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A Tale of Two Days
By Kristen Hester

I sat in the parking lot of the Pregnancy Care Center and tried to get my emotions under control. I pulled down my visor mirror and checked my face. Would they know I'd been crying?

Two hours earlier I had stared in shock at the two blue lines on the pregnancy test and had immediately burst into tears. I called the father and was able to choke out only two words. "I'm pregnant!"

He hesitated for only a moment then responded, "I'll be right there."

He said very little when he arrived. I knew he was also in shock and wasn't sure what to say. He was probably smart to stay silent. At least I finally knew the cause of my sore back, shortness of breath, and nausea. For weeks I'd worried I had a mysterious disease, never guessing the truth since we'd taken measures to prevent pregnancy.

I cried for most of the next hour while he sat helplessly and watched. Then we both knew where I had to go. I headed for the Pregnancy Care Center, and he went back to work.

I folded up my car visor, grabbed my purse and headed into the center. I entered the front lobby of the building and saw that the door to an adjoining conference room was open. Inside, a group of people were sitting around a large, oval table having a casual conversation. How can they just sit there like normal when my world has just been turned upside down? I stood outside the door. I knew the people in the room were board members, and they were about to have a meeting to discuss, among other things, how to help women in crisis pregnancies. I also knew they wouldn't be discussing women like me.

The man at the head of table glanced over and noticed me. "There you are. Now we have a quorum and can begin the board meeting."

I couldn't get over the irony of the situation. I wasn't at the clinic as a client, but as a member of the board. Just because my husband had a good job and we were about to celebrate 13 years of happy marriage didn't mean this wasn't a crisis. My thirty-seven-year-old hormonal body was proclaiming crisis.

I already had three beautiful school-aged children. My years of dirty diapers, sleepless nights, and potty training were supposed to be just painful memories. I had owned and subsequently donated enough bottles, strollers, high chairs, and baby clothes to fill three mini vans. The thought of starting over made my stomach turn....or was that morning sickness? Lord, why me?

One Year Later...

I hear my son coo over the baby monitor and run eagerly to his crib. I scoop him up and inhale his sweet baby scent. I cover his face with kisses and he rewards me with a toothless grin. I take him to the sofa to sit so I can lay him across my lap and stare at him while he grips my thumbs.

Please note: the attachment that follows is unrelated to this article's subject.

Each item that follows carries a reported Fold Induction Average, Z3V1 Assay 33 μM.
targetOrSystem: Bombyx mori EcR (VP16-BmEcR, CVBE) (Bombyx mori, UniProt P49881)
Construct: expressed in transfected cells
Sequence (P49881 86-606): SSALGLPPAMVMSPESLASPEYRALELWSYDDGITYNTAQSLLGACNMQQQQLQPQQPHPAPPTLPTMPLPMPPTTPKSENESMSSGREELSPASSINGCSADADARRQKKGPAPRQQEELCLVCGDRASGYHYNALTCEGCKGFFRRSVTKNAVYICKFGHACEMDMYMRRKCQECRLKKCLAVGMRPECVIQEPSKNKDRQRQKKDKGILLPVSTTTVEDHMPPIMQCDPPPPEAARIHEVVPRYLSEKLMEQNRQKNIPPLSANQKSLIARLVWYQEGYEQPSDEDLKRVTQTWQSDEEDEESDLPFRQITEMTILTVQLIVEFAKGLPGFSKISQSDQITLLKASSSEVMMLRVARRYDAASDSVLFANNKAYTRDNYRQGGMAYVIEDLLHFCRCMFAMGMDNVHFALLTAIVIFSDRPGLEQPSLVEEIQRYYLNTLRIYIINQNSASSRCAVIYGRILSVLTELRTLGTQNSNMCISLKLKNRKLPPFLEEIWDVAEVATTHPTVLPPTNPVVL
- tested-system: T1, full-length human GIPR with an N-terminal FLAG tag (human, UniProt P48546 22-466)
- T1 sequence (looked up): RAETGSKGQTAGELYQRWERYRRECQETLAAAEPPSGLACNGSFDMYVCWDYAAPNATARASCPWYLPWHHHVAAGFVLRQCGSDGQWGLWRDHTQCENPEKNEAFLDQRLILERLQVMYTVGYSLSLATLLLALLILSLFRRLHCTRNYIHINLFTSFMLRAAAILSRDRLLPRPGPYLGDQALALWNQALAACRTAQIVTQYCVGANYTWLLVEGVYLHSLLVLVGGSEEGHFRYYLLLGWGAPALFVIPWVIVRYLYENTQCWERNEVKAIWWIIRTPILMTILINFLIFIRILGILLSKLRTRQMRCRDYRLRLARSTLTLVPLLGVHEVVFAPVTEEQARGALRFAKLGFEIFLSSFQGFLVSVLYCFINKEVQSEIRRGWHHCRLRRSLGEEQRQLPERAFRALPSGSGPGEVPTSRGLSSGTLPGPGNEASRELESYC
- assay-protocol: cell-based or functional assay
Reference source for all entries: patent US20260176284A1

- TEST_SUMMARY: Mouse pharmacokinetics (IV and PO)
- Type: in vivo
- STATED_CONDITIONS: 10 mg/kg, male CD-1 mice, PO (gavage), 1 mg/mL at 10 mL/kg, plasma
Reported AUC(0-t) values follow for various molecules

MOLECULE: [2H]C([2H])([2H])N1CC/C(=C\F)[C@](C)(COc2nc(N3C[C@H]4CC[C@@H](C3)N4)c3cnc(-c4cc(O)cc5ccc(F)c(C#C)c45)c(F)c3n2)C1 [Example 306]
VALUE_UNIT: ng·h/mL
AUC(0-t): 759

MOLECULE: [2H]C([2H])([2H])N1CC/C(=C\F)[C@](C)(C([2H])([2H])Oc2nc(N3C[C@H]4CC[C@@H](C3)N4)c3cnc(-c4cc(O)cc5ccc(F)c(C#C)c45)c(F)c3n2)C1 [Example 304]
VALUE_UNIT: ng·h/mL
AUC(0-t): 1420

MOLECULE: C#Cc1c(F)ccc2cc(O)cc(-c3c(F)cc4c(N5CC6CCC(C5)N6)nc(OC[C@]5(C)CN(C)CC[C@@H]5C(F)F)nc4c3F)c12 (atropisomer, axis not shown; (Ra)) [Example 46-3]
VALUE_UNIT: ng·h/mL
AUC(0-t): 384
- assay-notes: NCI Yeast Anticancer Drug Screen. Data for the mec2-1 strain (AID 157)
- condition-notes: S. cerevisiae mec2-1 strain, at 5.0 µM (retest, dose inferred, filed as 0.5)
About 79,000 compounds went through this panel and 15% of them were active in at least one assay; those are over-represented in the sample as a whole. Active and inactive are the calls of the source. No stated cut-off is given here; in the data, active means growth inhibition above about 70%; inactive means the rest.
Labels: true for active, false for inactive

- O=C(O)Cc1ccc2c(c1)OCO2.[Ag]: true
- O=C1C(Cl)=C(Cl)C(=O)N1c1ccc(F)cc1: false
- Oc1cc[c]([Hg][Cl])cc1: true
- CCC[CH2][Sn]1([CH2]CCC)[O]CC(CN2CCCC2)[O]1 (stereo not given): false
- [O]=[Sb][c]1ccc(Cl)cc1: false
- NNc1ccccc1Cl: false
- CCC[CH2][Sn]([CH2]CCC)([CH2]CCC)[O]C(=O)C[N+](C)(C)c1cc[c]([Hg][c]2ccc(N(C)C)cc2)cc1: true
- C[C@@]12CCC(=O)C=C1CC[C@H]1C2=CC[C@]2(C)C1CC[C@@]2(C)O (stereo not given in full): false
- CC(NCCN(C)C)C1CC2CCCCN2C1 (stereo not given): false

My ten-year-old daughter finds me too soon and reaches her arms out for her baby brother. I reluctantly hand him over. He peers at me over her shoulder and I smile and wave. The rest of the family seems to know instinctively that the baby is up. My seven-year-old finds us first and starts jumping up and down in front of the baby's face, trying to make him laugh. At our house, making the baby laugh is the favorite pastime. When my nine-year-old son realizes what is happening, he quickly enters the room to make sure his only brother is safe.

"Be careful. Don't drop him," my son warns; his watchful eye on the situation.

"Hello, big boy. Hello, big buddy. Laugh for me, laugh for me," my younger daughter says, using her most mature baby talk.

My husband joins me on the sofa as we silently watch the scene. He puts his arm around me. "Are you surprised?"

I give him a confused look. "What?"

"Are you surprised at how much you love having a baby?"

I had thrown a seven month tantrum when I learned I was pregnant, but as I watch my four children interact, my heart is very happy. I swallow my pride. "Yes, I'm pleasantly surprised."

I stand up and take my baby from my daughter. "My turn," I say. My eyes fill with tears as I cuddle him close to my breast. Thank you, God, for this gift.
Kristen Hester lives in Texas with her husband of fourteen years and their four kids--ages 11, 9, 7 and 9 months. She enjoys writing humorous stories about the ups and down of motherhood and marriage, and Kristen hopes her candidness will encourage Christian women. Kristen can be reached through the Letters page of this magazine.